Box out time to work on all your projects and don’t worry so much about finishing as much as moving things forward. Ideally, you would be able to advance each project along in a meaningful way so that you can be maximally productive in each aspect of your business.[Tweet “5 ways #timeboxing can help to better manage your everyday #business tasks.”]
Set a Time for Email and Social
Timeboxing is about getting the best bang for your buck out of your schedule. Unfortunately, managing email is a necessary evil of how we work today. Without having a plan, or dedicating a chunk of time for it, your inbox can steal away the hours in your day. You may want to box out a few times of your day to knocking out emails.
The same can be said about social media. If you are producing content for Twitter, Instagram, Pinterest, etc., make sure you are using your time well. While interacting with other users is why social media exists in the first place, don’t let it trap you. These sites were created for you to spend as much time as possible. Box out time for participating in relevant platforms but otherwise defend yourself from the dopamine rush of endless social feeds.
Pair with Pomodoro
Some of us are restless people. Getting in the zone and having laser sharp focus for hours at a time may not be in the cards. This is especially true for tasks or projects that don’t come naturally or one’s that require a long haul over time.
The Pomodoro technique is a trick for these situations, and it is a staple of the productivity community. Just like timeboxing, Pomodoro is very easy to implement and can drastically improve your effectiveness at work.
Mainly, you dedicate a 25-minute block to doing the hard stuff and then give yourself 5 minutes to relax or scratch a distraction itch. If you thought about a book you wanted to look up while writing a blog post, save it for the 5-minute block after you’re done the 25 minutes of writing. Did someone mention you on Twitter? Don’t check your phone until the work block is up.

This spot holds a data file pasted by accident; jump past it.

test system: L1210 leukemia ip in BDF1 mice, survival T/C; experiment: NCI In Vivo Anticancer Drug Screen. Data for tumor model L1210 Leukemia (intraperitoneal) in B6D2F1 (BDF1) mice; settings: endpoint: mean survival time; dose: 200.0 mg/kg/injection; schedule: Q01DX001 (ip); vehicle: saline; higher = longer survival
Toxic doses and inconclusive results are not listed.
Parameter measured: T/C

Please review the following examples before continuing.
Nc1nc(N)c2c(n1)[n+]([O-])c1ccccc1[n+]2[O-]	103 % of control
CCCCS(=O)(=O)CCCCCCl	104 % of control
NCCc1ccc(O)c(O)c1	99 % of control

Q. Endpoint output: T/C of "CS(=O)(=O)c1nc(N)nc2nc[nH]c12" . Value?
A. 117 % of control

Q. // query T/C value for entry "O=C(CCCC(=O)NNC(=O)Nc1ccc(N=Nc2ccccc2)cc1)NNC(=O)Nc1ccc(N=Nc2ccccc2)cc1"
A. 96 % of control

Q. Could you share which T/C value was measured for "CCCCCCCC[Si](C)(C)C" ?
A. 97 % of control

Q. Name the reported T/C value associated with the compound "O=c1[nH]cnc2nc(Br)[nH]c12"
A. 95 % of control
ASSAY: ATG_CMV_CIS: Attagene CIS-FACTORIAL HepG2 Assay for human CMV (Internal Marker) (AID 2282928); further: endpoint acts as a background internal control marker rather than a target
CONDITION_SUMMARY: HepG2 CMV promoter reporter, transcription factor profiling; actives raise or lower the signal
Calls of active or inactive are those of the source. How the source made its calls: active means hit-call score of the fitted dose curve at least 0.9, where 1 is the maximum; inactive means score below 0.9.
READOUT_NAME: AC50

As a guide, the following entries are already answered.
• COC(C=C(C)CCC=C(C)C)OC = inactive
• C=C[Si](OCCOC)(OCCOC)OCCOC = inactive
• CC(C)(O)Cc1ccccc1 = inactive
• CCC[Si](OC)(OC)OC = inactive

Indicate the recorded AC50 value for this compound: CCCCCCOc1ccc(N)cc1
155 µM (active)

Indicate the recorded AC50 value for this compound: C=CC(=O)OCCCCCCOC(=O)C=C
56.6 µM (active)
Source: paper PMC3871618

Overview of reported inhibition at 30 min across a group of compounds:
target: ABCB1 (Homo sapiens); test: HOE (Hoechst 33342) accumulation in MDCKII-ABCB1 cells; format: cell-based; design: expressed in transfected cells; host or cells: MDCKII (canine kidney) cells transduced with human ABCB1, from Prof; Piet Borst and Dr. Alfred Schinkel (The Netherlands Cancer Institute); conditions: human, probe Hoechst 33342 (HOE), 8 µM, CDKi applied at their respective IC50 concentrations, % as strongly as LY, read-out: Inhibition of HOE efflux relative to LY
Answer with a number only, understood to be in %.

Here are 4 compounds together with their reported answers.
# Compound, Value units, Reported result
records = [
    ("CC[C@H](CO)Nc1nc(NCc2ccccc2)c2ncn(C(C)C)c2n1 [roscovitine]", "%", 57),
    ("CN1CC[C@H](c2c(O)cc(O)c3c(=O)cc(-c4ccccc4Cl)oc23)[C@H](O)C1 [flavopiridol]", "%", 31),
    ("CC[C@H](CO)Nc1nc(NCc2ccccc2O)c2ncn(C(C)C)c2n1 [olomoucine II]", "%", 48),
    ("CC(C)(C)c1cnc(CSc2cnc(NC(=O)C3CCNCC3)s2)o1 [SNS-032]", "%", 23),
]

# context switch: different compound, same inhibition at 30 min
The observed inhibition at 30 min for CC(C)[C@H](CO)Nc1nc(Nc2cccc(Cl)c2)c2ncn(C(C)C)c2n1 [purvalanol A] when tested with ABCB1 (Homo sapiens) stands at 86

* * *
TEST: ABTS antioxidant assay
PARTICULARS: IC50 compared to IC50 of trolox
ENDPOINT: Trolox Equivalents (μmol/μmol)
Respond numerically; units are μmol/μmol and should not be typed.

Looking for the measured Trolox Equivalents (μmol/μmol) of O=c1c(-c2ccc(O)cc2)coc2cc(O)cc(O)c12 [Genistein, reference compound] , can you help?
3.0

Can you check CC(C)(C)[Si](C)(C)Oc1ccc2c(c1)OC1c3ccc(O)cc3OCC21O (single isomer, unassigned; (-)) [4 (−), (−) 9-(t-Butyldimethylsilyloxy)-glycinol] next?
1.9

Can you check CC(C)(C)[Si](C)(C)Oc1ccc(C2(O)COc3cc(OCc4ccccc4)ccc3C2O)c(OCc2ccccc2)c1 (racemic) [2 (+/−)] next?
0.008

Adding Pomodoro’s to your timeboxed schedule can really “up” your productivity. You will be crushing all sorts of projects while feeling like you are still giving yourself time to breathe. For a lot of us, those 5-minute blocks can provide us with enough space to get our restless mind to relax.
Track How You Spend Your Time
At the end of the day, your schedule reflects what you value most. If you craft a well thought out, timeboxed, and maybe even Pomodoro’d calendar, you can begin to understand the direct correlation between what you spent time doing and the health of your business.
Maintaining a schedule and being proactive in sticking to it is like performing a time audit in reverse. You know where your energy is going. You dedicate time to each project that you know will give you the best ROI. You manage distractions effectively. You can look forward and see if you need to adjust your priorities.
It may not be for everyone, and it may not fit into every day, but for those that use it, timeboxing is a genuinely transformative practice. If you feel like you are always distracted or can’t quite get to all the pieces of your work – or business – that demand your attention, box out time for it.